Public Corruption Directly Undermines Faith In Hawaii’s Government - Honolulu Civil Beat

About the Author

Robert Harris

Robert Harris is executive director and general counsel of the Hawaii State Ethics Commission. He is a former director of public policy at Sunrun, and a former director of the Sierra Club of Hawaii.

My father took me hiking up Mount Olomana at an early age. I suspect that’s where I fell in love with nature.

Opinion article badge

That memory stayed with me and eventually became a passion and interest in preserving Hawaii’s fragile environment.

That’s also why I care about ethics in government. Protecting our island ecosystem depends upon honest leaders, who can appropriately balance the needs of our economy and environment. Corrupt leaders no longer act in the best interest of the public.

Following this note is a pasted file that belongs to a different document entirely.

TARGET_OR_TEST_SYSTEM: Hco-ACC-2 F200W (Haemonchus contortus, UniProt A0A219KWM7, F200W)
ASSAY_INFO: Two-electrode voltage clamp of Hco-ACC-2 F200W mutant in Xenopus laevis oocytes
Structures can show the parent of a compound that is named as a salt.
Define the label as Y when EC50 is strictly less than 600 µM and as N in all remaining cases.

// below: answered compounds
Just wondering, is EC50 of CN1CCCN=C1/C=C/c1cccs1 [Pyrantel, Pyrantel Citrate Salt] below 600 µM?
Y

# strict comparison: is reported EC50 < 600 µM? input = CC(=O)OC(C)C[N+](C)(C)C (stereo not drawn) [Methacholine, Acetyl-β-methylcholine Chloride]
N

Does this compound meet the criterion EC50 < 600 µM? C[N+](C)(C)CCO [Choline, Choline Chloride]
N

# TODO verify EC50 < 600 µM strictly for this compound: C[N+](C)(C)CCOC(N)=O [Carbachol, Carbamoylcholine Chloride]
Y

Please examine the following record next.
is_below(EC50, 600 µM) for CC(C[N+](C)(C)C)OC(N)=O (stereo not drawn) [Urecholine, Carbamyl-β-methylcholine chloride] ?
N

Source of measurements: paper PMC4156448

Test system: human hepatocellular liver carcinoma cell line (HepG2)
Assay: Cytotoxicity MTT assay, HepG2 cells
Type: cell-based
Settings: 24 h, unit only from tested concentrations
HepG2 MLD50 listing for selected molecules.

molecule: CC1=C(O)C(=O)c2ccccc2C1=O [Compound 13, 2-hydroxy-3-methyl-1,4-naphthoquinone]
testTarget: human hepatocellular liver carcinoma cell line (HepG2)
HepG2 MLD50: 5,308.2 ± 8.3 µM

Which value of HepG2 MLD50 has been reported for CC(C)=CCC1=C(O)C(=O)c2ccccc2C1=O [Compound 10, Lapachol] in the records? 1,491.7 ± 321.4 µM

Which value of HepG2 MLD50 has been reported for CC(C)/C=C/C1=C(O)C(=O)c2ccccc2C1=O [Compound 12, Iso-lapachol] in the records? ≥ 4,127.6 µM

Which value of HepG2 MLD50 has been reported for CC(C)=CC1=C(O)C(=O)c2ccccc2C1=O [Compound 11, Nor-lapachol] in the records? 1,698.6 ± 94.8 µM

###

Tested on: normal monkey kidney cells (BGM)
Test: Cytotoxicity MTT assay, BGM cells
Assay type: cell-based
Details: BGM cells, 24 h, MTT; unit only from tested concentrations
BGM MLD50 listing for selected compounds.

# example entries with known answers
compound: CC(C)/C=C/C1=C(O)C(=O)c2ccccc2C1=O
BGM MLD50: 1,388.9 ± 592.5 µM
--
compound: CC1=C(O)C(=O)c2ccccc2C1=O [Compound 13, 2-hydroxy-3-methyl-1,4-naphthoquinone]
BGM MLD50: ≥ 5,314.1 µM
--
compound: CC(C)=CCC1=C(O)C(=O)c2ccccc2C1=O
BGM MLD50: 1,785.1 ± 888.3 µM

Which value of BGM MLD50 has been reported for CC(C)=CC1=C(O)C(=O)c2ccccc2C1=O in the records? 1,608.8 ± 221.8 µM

Put simply, a healthy environment depends on a governmental system run with integrity.

For that matter, most public policy issues – such as health care, improving education, or strengthening the social safety net — depend on a fair governmental system. For a democratic system to truly work, it must serve in the public’s interest.

With the public corruption charges recently brought against two state legislators and several county employees, many have become disillusioned with government. Some have reasonably adopted a “vote the buggahs out” attitude or used this news as a reason to disengage from the democratic process (such as not voting in the most recent election).